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In my interest in learning and understanding the medicinal qualities and uses of herbs for my own personal use (and without any formal medical training), I've purchased many books on 'herbal medicine' and 'homeopathic medicines/remedies'. While there are some good books out there, there is NOTHING I've come across that is as complete as this reference book (4th Edition, 2007).
Some of the most exciting parts of this book for me have been the color photos of the plants (and not just a black and white sketch, or lack thereof, included with some of my other books), the description of the medicinal PARTS of the plant, the pharmacology of plant, and the references (or literature citations) provided that allow me to research further on my own.
This PDR provides you with:
1) An ALPHABETICAL INDEX (in the front): Lists all scientific and common names found in the herbal monographs.
2) THERAPEUTIC CATEGORY INDEX (i.e. acne preparations. migraine preparations, to wound care products): Groups herbs by therapeutic or medicinal category. Listings are alphabetical by category and accepted common name. Herbs deemed effective by Commission E are flagged for quick reference.
3) INDICIATIONS INDEX (i.e. abdominal cramps, relief of flatulance, to superficial wounds): Lists herbs by their primary indications. Entries are alphabetical by indication and accepted common name. Herbs deemed effective by Commission E are specially flagged.
4) HOMEOPATHIC INDICATIONS INDEX(i.e. aches, muscular, induction of sleep, to relief of symptomatic wheezing): Catalogs herbal applications in homepathy. Entries are alphabetical by indication and scientific name.
5) ASIAN INDICATIONS INDEX: Groups herbs by their thereuptic uses in Chinese and Indian medicine. Listings are alphabetical by indication and accepted common name, with the scientific name shown in parentheses.
6) SIDE EFFECTS INDEX: Groups herbs by the adverse reactions with which they have been associated. Listings are alphabetical by indication and accepted common name, with the scientific name shown in parentheses.
7) DRUG/HERB INTERACTIONS GUIDE: Lists problem combinations alphabetically by the name of the drug and the name of the interacting herb, and provides a brief description of each combination's potential effect.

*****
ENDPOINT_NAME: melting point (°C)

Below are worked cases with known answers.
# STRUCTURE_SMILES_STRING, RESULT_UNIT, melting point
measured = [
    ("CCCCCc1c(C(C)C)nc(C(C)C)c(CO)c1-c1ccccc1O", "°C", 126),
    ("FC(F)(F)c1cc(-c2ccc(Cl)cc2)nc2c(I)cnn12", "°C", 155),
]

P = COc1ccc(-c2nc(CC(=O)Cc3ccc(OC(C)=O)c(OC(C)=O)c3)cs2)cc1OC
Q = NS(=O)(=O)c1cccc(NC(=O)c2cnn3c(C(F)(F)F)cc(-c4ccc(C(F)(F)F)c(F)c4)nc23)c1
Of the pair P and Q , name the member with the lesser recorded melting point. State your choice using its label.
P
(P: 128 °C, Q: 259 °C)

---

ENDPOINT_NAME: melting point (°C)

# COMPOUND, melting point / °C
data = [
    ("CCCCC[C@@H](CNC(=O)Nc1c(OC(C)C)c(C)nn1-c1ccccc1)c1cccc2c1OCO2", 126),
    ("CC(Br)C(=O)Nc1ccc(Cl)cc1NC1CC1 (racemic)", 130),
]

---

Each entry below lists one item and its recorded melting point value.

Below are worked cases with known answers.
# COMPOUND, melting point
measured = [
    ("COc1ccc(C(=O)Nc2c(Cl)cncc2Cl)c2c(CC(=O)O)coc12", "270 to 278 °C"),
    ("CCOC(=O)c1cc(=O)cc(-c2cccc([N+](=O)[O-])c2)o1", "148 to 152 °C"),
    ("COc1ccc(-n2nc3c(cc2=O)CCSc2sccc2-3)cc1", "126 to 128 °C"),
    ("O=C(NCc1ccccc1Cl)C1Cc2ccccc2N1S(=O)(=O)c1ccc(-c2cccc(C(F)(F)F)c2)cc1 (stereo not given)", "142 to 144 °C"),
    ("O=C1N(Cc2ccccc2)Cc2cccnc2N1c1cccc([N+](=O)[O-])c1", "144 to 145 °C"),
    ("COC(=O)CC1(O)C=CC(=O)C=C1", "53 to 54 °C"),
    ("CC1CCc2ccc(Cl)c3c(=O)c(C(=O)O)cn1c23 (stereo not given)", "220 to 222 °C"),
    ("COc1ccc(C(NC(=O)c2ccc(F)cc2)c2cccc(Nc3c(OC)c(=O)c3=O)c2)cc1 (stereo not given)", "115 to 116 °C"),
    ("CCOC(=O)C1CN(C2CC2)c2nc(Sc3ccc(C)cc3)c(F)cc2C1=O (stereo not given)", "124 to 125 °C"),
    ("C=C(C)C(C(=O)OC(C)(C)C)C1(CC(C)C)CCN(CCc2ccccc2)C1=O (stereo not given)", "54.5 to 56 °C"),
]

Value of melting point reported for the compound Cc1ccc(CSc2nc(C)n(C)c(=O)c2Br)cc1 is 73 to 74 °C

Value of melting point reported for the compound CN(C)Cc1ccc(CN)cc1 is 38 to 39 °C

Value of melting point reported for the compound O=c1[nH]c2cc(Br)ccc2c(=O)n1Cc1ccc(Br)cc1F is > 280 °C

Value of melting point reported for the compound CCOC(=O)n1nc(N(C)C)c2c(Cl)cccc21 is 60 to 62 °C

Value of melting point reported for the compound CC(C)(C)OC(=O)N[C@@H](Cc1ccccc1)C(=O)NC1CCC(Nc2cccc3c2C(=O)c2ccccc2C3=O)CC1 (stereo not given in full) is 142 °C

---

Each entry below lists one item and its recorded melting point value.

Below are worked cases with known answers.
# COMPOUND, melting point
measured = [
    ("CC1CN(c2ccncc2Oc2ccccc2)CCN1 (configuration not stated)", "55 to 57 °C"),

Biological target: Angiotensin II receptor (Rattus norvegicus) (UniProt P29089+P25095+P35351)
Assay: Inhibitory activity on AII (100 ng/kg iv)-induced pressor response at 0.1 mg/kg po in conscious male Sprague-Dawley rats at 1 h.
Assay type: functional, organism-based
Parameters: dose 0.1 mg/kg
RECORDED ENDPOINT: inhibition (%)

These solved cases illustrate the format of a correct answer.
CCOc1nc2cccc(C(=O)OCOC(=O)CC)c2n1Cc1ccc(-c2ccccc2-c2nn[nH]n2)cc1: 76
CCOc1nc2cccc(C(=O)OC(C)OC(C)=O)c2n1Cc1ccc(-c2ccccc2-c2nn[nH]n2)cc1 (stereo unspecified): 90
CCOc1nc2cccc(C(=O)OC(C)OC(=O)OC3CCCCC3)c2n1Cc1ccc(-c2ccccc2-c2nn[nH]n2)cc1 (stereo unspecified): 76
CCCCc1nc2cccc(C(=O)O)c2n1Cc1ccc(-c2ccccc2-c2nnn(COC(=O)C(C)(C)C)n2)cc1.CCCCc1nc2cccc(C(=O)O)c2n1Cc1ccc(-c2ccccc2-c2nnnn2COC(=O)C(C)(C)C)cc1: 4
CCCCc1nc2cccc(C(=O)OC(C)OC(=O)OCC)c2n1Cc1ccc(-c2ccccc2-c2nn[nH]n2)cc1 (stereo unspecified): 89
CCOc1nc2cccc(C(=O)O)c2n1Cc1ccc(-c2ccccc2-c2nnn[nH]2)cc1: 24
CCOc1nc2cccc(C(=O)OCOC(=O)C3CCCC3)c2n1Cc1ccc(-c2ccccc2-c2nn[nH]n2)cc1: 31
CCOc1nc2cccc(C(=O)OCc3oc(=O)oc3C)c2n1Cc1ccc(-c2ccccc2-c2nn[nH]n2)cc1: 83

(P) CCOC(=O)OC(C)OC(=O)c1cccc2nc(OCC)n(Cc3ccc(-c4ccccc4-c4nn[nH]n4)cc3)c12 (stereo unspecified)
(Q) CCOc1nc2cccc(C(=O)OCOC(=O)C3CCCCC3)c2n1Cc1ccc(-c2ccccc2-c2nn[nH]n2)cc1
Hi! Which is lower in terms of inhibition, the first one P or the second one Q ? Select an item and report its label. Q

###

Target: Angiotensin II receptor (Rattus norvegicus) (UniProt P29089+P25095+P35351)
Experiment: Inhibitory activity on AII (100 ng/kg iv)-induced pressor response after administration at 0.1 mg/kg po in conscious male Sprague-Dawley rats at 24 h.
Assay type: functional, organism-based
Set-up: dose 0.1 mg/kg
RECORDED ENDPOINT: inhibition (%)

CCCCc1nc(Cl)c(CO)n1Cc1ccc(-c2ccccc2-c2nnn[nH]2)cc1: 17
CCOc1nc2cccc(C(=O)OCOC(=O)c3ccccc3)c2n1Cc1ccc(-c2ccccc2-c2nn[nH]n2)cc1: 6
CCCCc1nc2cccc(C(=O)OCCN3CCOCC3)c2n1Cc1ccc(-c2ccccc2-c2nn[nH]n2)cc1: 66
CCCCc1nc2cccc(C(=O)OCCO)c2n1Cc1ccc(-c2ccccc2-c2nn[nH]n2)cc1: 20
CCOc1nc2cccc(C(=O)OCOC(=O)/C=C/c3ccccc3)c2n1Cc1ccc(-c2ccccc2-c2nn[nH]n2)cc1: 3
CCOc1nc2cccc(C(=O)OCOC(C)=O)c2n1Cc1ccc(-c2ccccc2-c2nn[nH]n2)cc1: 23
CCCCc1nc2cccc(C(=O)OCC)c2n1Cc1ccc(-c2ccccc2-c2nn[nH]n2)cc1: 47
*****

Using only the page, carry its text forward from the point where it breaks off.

8) SAFETY GUIDE: Lists herbs that must be avoided while pregnant or nursing, and herbs that should be used only under professional supervision. Includes scientific and common names.
9) COMMON HERBAL TERMINOLOGY: Provides familiar, as well as less common terms that appear in scientific literature regarding herbal medicines.
10) HERB IDENTIFICATION GUIDE: Permits rapid, positive identification of botanicals. Includes over 300 full-color photos.
11) HERBAL MONOGRAPHS: Profiles of more than 700 medicinal herbs, including description, actions, clinical trials, indications, contraindications, precautions, drug interactions, adverse effects, overdosage, dosage, and literature citations. Organized alphabetically by accepted common name and cross-referenced with scientific name.
12) NUTRITIONAL SUPPLEMENT MONOGRAPHS: Profiles some of the most common supplements, including description, actions, clinical trials, indications, contraindications, precautions, drug interactions, adverse effects, overdosage, dosage, and literature citations. Organized alphabetically by accepted common name.
Anyone serious about learning and understanding the wonderful amd natural healing properties of herbs, NEEDS to include this reference manual in your library. The foreward by David Herber, Professor of Medicine an dPublic Health, Director, UCLA Center for Human Nutrition and UCKA Botanical Research Center, David Geffen School of Medicine at UCLA) explains it all.
I hope this book is as helpful for you as it has been for me.
In response to post dated September 10, 2008, I'd like to add that this book is 'exhaustive and informative, as well as a reference' as stated by another customer and yes, not all herbs are FDA 'approved', but they have been around and used effectively a lot longer than synthetic versions created by pharmaceutical companies. Which, by the way, also have to go through clinical trials, but generally don't have the same long-term usage data as herbs. Secondly, physicians also use a PDR for prescription drugs based on the same information provided in this publication. It is up to the healer (doctor or herbalist) to use common sense and continued education, as well as an informed patient, to decide on the best treatment for an ailment. Further research by both parties is always recommended.